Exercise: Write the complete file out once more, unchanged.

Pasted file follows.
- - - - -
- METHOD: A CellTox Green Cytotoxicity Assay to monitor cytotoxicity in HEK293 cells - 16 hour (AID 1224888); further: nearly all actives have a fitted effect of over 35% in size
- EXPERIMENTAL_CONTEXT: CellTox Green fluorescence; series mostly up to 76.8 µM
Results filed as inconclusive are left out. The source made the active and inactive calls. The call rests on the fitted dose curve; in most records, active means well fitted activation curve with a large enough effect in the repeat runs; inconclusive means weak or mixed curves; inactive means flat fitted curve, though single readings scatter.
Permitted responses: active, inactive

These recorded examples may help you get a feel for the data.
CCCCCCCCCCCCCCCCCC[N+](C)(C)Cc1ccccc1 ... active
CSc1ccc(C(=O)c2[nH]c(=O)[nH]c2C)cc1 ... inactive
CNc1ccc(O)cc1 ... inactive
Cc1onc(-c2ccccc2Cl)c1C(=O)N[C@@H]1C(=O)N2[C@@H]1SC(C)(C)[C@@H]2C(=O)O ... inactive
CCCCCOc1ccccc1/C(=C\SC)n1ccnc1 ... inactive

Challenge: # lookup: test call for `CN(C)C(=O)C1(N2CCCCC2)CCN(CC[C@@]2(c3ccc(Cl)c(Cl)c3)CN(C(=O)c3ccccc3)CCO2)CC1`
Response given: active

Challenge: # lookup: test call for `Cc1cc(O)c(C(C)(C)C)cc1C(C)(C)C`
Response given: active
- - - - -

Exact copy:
- METHOD: A CellTox Green Cytotoxicity Assay to monitor cytotoxicity in HEK293 cells - 16 hour (AID 1224888); further: nearly all actives have a fitted effect of over 35% in size
- EXPERIMENTAL_CONTEXT: CellTox Green fluorescence; series mostly up to 76.8 µM
Results filed as inconclusive are left out. The source made the active and inactive calls. The call rests on the fitted dose curve; in most records, active means well fitted activation curve with a large enough effect in the repeat runs; inconclusive means weak or mixed curves; inactive means flat fitted curve, though single readings scatter.
Permitted responses: active, inactive

These recorded examples may help you get a feel for the data.
CCCCCCCCCCCCCCCCCC[N+](C)(C)Cc1ccccc1 ... active
CSc1ccc(C(=O)c2[nH]c(=O)[nH]c2C)cc1 ... inactive
CNc1ccc(O)cc1 ... inactive
Cc1onc(-c2ccccc2Cl)c1C(=O)N[C@@H]1C(=O)N2[C@@H]1SC(C)(C)[C@@H]2C(=O)O ... inactive
CCCCCOc1ccccc1/C(=C\SC)n1ccnc1 ... inactive

Challenge: # lookup: test call for `CN(C)C(=O)C1(N2CCCCC2)CCN(CC[C@@]2(c3ccc(Cl)c(Cl)c3)CN(C(=O)c3ccccc3)CCO2)CC1`
Response given: active

Challenge: # lookup: test call for `Cc1cc(O)c(C(C)(C)C)cc1C(C)(C)C`
Response given: active